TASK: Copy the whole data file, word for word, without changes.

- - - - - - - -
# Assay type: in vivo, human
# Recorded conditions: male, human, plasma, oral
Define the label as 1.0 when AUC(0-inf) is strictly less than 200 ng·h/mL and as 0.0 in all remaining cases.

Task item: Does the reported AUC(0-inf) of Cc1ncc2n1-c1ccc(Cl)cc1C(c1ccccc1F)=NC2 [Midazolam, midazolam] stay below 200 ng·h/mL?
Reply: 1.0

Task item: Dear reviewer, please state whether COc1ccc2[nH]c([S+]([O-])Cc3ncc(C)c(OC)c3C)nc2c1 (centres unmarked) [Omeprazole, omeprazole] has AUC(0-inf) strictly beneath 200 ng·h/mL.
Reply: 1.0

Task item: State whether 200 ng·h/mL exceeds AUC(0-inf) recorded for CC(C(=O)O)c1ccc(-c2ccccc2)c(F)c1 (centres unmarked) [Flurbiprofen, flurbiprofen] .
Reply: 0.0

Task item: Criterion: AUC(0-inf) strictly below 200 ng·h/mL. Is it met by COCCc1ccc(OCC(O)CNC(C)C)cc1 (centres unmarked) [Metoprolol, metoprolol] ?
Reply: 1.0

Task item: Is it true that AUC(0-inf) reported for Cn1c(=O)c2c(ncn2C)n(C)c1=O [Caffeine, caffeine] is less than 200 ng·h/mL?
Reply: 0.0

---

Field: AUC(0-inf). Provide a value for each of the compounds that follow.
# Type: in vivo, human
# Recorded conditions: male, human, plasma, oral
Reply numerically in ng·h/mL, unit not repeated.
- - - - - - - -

# Assay type: in vivo, human
# Recorded conditions: male, human, plasma, oral
Define the label as 1.0 when AUC(0-inf) is strictly less than 200 ng·h/mL and as 0.0 in all remaining cases.

Task item: Does the reported AUC(0-inf) of Cc1ncc2n1-c1ccc(Cl)cc1C(c1ccccc1F)=NC2 [Midazolam, midazolam] stay below 200 ng·h/mL?
Reply: 1.0

Task item: Dear reviewer, please state whether COc1ccc2[nH]c([S+]([O-])Cc3ncc(C)c(OC)c3C)nc2c1 (centres unmarked) [Omeprazole, omeprazole] has AUC(0-inf) strictly beneath 200 ng·h/mL.
Reply: 1.0

Task item: State whether 200 ng·h/mL exceeds AUC(0-inf) recorded for CC(C(=O)O)c1ccc(-c2ccccc2)c(F)c1 (centres unmarked) [Flurbiprofen, flurbiprofen] .
Reply: 0.0

Task item: Criterion: AUC(0-inf) strictly below 200 ng·h/mL. Is it met by COCCc1ccc(OCC(O)CNC(C)C)cc1 (centres unmarked) [Metoprolol, metoprolol] ?
Reply: 1.0

Task item: Is it true that AUC(0-inf) reported for Cn1c(=O)c2c(ncn2C)n(C)c1=O [Caffeine, caffeine] is less than 200 ng·h/mL?
Reply: 0.0

---

Field: AUC(0-inf). Provide a value for each of the compounds that follow.
# Type: in vivo, human
# Recorded conditions: male, human, plasma, oral
Reply numerically in ng·h/mL, unit not repeated.